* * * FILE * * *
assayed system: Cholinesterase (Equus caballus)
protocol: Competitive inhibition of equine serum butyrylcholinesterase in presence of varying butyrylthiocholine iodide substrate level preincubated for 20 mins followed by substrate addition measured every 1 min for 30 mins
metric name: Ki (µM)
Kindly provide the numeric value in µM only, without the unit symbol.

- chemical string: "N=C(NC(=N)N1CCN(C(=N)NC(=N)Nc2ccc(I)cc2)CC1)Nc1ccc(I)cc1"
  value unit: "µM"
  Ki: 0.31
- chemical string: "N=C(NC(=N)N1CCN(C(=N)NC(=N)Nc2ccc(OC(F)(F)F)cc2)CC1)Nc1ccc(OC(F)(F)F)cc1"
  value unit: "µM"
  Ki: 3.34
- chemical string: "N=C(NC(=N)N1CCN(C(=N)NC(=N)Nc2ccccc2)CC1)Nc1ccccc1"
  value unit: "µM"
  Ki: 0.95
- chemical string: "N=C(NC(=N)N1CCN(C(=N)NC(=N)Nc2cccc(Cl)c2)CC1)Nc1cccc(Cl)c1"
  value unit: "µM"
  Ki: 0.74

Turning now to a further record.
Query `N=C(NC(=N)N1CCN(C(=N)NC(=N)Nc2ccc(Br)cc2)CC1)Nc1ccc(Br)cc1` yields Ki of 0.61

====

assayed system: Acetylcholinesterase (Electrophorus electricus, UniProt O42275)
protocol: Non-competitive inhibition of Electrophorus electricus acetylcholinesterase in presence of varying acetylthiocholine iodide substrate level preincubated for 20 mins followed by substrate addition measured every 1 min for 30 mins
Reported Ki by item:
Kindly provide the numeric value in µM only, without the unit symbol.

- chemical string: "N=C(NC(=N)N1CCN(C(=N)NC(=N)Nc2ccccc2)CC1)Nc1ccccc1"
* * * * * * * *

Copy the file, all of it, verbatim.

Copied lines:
assayed system: Cholinesterase (Equus caballus)
protocol: Competitive inhibition of equine serum butyrylcholinesterase in presence of varying butyrylthiocholine iodide substrate level preincubated for 20 mins followed by substrate addition measured every 1 min for 30 mins
metric name: Ki (µM)
Kindly provide the numeric value in µM only, without the unit symbol.

- chemical string: "N=C(NC(=N)N1CCN(C(=N)NC(=N)Nc2ccc(I)cc2)CC1)Nc1ccc(I)cc1"
  value unit: "µM"
  Ki: 0.31
- chemical string: "N=C(NC(=N)N1CCN(C(=N)NC(=N)Nc2ccc(OC(F)(F)F)cc2)CC1)Nc1ccc(OC(F)(F)F)cc1"
  value unit: "µM"
  Ki: 3.34
- chemical string: "N=C(NC(=N)N1CCN(C(=N)NC(=N)Nc2ccccc2)CC1)Nc1ccccc1"
  value unit: "µM"
  Ki: 0.95
- chemical string: "N=C(NC(=N)N1CCN(C(=N)NC(=N)Nc2cccc(Cl)c2)CC1)Nc1cccc(Cl)c1"
  value unit: "µM"
  Ki: 0.74

Turning now to a further record.
Query `N=C(NC(=N)N1CCN(C(=N)NC(=N)Nc2ccc(Br)cc2)CC1)Nc1ccc(Br)cc1` yields Ki of 0.61

====

assayed system: Acetylcholinesterase (Electrophorus electricus, UniProt O42275)
protocol: Non-competitive inhibition of Electrophorus electricus acetylcholinesterase in presence of varying acetylthiocholine iodide substrate level preincubated for 20 mins followed by substrate addition measured every 1 min for 30 mins
Reported Ki by item:
Kindly provide the numeric value in µM only, without the unit symbol.

- chemical string: "N=C(NC(=N)N1CCN(C(=N)NC(=N)Nc2ccccc2)CC1)Nc1ccccc1"